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Don't let the superficial resemblance to a certain holy figure fool you; this man has none of the virtues he was known for. If anything, he's the antichrist.

Hi fellow users. I hope this proposal find you well. To be honest, I first watched this movie within a year after it came out, and at the time, this character definitely seemed like they could qualify, but I was never really sure based on their lack of screen time and therefore, the limited amounts of things they do onscreen. However, after recently revisiting the film, I realized they’ve actually got a lot more serious crimes and aspirations going for them than I thought, enough so that they definitely have the potential to qualify as Pure Evil. So here I am with this.

Oh, and yes, I’m sure at least some who read the last couple of proposals I did for characters from the DuckTales reboot are surprised at what a change of pace this is, but honestly, as a browse through my page will tell you, my interests are pretty eclectic, and it just so happens works about dystopian futures have a lot of appeal to me depending on how they’re done. Equilibrium, The Hunger Games series, this film and its predecessor, and especially the anime Shinsekai Yori/From the New World are all great examples of media from that genre that I like. In fact, this isn’t even the first character I’ve proposed from this sort of film; Cutter and Vice-Counsel DuPont were both from very similar movies. So this actually isn’t that unusual for me.

What’s the work?

Blade Runner 2049 is a neo-noir science fiction film that was released late in 2017 and is a 35 year old sequel to Ridley Scott’s Blade Runner, which to this day, is seen as a sci-fi classic. Set approximately 30 years after that film, it follows “K”, a Nexus-9 replicant who, like Rick Deckard from the first movie, works as a “blade runner” for the Los Angeles Police Department. His job is to hunt down and “retire”, which of course, is another way of saying kill, rogue replicants. For those of you who don’t understand that terminology, replicants are artificial, bio-engineered humans, or to put it more simply, androids, who live alongside humans in this vision of the future, which is one of the main things differentiating K from Deckard; while Deckard is almost certainly a human (though there’s been some unproven speculation that he’s really a replicant), K is unquestionably a replicant himself. Anyway, the main story consists of him making a shocking discovery in the aftermath of one of his missions; the remains of a dead replicant who was pregnant and actually gave birth to a child before they passed away. That’s kind of a big deal, because in this universe, as far as everyone knows, it’s impossible for replicants to biologically reproduce. Therefore, out of fear that this discovery could lead to a war between replicants and humans, K’s superior, Lt. Joshi, orders him to find and retire the replicant child to hide the truth, with K becoming more and more personally invested in the case the more he learns.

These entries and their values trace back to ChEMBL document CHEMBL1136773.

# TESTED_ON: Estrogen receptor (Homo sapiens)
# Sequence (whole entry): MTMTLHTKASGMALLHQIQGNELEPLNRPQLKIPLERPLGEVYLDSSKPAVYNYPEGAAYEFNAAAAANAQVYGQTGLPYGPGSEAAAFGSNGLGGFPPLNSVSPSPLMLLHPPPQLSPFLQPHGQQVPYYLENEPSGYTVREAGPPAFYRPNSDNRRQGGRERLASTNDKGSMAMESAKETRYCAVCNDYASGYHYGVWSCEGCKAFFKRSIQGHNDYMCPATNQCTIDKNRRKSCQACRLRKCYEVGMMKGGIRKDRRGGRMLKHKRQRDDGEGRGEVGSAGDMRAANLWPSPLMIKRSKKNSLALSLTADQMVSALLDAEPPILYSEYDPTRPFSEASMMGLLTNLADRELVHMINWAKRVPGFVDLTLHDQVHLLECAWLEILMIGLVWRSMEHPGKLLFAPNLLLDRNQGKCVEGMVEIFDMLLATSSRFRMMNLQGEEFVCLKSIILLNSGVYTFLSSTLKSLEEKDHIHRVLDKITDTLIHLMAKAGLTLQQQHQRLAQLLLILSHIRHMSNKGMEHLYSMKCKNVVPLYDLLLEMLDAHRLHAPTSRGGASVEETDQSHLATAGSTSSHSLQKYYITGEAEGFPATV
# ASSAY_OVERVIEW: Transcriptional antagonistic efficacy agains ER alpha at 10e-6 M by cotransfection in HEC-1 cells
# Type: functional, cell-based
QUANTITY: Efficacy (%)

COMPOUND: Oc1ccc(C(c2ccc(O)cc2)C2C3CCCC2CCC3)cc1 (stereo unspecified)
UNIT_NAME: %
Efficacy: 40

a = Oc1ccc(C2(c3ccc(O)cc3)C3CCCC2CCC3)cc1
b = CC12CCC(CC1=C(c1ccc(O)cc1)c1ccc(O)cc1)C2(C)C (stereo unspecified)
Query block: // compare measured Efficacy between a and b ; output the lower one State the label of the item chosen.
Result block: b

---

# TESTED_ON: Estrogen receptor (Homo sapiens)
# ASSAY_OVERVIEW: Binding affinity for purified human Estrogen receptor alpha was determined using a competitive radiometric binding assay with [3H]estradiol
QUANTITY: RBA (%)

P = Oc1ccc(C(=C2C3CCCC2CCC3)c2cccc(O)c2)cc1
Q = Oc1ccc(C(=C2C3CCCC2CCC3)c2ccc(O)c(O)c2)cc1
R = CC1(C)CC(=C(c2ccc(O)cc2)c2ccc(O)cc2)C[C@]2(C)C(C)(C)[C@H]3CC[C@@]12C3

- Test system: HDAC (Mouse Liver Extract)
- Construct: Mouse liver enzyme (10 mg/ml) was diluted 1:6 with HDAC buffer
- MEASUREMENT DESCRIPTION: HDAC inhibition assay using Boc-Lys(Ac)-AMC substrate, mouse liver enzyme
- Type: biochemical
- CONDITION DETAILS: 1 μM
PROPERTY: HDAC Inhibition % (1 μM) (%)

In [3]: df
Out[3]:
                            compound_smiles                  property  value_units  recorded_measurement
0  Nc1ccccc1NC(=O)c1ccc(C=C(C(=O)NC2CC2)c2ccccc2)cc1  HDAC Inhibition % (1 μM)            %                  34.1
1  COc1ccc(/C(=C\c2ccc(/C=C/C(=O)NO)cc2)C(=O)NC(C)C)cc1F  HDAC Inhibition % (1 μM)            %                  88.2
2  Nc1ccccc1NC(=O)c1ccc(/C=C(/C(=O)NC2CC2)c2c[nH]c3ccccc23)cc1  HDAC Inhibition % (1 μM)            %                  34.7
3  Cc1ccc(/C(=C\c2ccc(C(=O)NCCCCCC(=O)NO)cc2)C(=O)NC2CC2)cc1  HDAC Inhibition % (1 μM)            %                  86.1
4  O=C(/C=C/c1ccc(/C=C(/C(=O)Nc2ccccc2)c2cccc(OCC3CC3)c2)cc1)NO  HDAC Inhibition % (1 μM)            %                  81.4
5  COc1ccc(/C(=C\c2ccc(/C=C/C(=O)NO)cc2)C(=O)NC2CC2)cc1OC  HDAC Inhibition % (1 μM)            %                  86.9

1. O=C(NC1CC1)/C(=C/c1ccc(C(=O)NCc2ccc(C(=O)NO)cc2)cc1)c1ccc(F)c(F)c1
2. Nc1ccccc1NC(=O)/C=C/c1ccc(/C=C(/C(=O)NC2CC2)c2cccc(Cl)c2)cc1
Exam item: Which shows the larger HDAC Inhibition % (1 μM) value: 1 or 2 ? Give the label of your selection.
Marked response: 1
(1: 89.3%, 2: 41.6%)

But of course, it isn’t long before at least a few others catch wind of this and develop an interest in finding the replicant child as well, with their intentions, of course, being less than upstanding. And that’s where this guy comes in.

Who is he and what does he do?

Niander Wallace is a replicant manufacturer who acts as the main antagonist of the movie. At some point between the first movie and this one, an event occurred that’s referred to as the “Blackout”, which caused the ecosystem to collapse. However, he mastered the practice of synthetic farming, and through supplying artificial food, he helped solve a global food crisis. This allowed him to rise to power and buy out the bankrupt Tyrell Corporation, the original manufacturer of replicants, and through his own company, Wallace Corporation, legalized their production again 13 years prior to when the movie takes place.

His first chronological appearance is in an accompanying short titled 2036: Nexus Dawn where he meets with a group of magistrates, who act as lawmakers and call him in for a hearing. The purpose of the hearing is to tell him that his desire to manufacture a new generation of replicants is illegal, prohibited, and not open to debate, out of a combination of them deeming it immoral to use artificial humans as slaves and replicants inciting violent rebellions over being treated like this. Despite also being told their off-world colonies are thriving, Wallace still argues that it’s all insufficient to their needs, and that they need cheap slave labor provided by replicants to sustain themselves. He then demonstrates how slavishly obedient his new line of them are by having a replicant assistant he’s brought with him grab a shard of glass and cut himself in the face, which he does in spite of admitting that it hurts. He then gives him an ultimatum to kill him or himself, which results in the replicant slitting his own throat with the same shard. Despite how disturbed they are, it’s implied this demonstration was how he convinced the lawmakers to authorize his production of them.